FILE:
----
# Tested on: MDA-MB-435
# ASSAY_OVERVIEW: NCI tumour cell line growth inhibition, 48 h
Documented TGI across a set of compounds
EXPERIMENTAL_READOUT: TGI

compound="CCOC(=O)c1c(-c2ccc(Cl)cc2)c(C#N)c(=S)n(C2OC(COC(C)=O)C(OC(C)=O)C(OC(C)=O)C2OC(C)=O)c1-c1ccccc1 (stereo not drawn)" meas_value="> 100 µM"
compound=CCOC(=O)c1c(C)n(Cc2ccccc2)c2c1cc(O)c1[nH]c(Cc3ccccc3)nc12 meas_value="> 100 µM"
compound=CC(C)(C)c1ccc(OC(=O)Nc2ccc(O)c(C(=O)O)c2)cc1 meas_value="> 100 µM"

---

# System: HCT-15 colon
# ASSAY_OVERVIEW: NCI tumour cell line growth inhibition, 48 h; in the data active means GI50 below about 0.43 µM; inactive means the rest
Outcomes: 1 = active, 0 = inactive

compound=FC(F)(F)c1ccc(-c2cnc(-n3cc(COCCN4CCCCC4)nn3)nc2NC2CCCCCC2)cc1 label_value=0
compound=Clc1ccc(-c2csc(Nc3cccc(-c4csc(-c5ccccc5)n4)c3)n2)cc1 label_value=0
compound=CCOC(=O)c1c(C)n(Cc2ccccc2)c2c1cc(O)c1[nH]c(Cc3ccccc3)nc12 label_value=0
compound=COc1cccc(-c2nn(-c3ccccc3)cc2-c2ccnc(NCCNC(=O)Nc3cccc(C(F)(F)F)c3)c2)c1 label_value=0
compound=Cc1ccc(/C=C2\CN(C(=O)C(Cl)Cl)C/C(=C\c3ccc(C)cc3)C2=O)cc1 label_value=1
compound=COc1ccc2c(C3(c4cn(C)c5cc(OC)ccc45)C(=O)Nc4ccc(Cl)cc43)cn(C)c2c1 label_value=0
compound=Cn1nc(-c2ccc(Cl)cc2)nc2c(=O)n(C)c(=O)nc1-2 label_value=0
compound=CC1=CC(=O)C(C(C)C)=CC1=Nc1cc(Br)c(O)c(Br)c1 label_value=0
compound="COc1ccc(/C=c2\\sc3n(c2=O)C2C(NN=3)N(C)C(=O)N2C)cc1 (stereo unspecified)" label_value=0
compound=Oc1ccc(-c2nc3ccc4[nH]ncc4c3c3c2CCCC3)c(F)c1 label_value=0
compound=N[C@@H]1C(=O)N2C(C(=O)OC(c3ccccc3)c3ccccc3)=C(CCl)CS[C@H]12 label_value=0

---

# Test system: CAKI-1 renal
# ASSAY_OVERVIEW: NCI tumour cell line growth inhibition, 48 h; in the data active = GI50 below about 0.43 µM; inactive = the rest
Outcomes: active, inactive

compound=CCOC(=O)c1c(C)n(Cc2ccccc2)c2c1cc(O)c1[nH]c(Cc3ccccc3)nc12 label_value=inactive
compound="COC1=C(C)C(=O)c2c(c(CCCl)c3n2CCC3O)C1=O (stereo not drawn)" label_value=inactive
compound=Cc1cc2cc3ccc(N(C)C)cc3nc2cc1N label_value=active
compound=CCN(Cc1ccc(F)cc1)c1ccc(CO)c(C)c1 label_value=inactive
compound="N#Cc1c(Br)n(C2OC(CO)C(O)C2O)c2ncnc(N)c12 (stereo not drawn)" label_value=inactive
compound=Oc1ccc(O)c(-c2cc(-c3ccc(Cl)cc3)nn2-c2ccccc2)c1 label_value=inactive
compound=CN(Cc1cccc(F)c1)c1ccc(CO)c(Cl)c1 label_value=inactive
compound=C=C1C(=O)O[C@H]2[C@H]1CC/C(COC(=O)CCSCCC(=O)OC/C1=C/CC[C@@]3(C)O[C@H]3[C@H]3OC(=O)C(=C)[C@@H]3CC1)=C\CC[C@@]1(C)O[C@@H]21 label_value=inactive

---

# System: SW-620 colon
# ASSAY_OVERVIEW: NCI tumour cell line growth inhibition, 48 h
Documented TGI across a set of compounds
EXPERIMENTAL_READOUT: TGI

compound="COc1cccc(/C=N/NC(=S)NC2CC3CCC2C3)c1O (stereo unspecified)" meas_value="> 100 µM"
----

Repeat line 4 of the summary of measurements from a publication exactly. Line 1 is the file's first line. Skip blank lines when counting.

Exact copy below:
EXPERIMENTAL_READOUT: TGI